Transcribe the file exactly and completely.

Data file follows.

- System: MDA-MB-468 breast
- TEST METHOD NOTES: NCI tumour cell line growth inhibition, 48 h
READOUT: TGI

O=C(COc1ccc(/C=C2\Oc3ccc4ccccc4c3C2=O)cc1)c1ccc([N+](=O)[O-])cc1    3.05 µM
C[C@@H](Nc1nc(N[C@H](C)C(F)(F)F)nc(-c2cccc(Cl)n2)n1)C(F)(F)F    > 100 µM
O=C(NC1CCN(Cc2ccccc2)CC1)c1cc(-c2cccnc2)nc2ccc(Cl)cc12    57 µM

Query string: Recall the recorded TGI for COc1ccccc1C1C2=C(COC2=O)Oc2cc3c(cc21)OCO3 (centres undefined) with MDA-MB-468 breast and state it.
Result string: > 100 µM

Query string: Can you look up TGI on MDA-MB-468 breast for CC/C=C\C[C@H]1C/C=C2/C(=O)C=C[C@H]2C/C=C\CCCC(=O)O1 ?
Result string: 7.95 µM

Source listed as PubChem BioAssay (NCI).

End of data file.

- System: MDA-MB-468 breast
- TEST METHOD NOTES: NCI tumour cell line growth inhibition, 48 h
READOUT: TGI

O=C(COc1ccc(/C=C2\Oc3ccc4ccccc4c3C2=O)cc1)c1ccc([N+](=O)[O-])cc1    3.05 µM
C[C@@H](Nc1nc(N[C@H](C)C(F)(F)F)nc(-c2cccc(Cl)n2)n1)C(F)(F)F    > 100 µM
O=C(NC1CCN(Cc2ccccc2)CC1)c1cc(-c2cccnc2)nc2ccc(Cl)cc12    57 µM

Query string: Recall the recorded TGI for COc1ccccc1C1C2=C(COC2=O)Oc2cc3c(cc21)OCO3 (centres undefined) with MDA-MB-468 breast and state it.
Result string: > 100 µM

Query string: Can you look up TGI on MDA-MB-468 breast for CC/C=C\C[C@H]1C/C=C2/C(=O)C=C[C@H]2C/C=C\CCCC(=O)O1 ?
Result string: 7.95 µM

Source listed as PubChem BioAssay (NCI).